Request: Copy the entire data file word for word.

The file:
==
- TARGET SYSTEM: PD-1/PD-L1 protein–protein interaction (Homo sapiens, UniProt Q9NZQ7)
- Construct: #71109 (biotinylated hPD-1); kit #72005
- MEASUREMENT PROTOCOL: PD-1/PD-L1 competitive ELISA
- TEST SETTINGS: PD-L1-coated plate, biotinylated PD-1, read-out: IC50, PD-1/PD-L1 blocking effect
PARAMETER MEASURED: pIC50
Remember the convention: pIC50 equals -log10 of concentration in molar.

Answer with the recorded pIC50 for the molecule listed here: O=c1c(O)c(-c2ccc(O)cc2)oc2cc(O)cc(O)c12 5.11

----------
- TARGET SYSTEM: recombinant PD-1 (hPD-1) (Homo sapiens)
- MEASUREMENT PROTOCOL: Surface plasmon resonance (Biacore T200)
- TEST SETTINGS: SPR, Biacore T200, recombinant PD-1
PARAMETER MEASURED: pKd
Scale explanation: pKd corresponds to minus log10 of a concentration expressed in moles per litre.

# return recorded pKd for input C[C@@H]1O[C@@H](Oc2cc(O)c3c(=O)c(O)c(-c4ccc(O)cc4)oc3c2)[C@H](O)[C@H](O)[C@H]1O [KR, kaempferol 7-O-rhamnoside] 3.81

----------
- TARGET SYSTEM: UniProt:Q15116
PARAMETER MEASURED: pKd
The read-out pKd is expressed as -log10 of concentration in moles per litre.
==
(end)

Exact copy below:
- TARGET SYSTEM: PD-1/PD-L1 protein–protein interaction (Homo sapiens, UniProt Q9NZQ7)
- Construct: #71109 (biotinylated hPD-1); kit #72005
- MEASUREMENT PROTOCOL: PD-1/PD-L1 competitive ELISA
- TEST SETTINGS: PD-L1-coated plate, biotinylated PD-1, read-out: IC50, PD-1/PD-L1 blocking effect
PARAMETER MEASURED: pIC50
Remember the convention: pIC50 equals -log10 of concentration in molar.

Answer with the recorded pIC50 for the molecule listed here: O=c1c(O)c(-c2ccc(O)cc2)oc2cc(O)cc(O)c12 5.11

----------
- TARGET SYSTEM: recombinant PD-1 (hPD-1) (Homo sapiens)
- MEASUREMENT PROTOCOL: Surface plasmon resonance (Biacore T200)
- TEST SETTINGS: SPR, Biacore T200, recombinant PD-1
PARAMETER MEASURED: pKd
Scale explanation: pKd corresponds to minus log10 of a concentration expressed in moles per litre.

# return recorded pKd for input C[C@@H]1O[C@@H](Oc2cc(O)c3c(=O)c(O)c(-c4ccc(O)cc4)oc3c2)[C@H](O)[C@H](O)[C@H]1O [KR, kaempferol 7-O-rhamnoside] 3.81

----------
- TARGET SYSTEM: UniProt:Q15116
PARAMETER MEASURED: pKd
The read-out pKd is expressed as -log10 of concentration in moles per litre.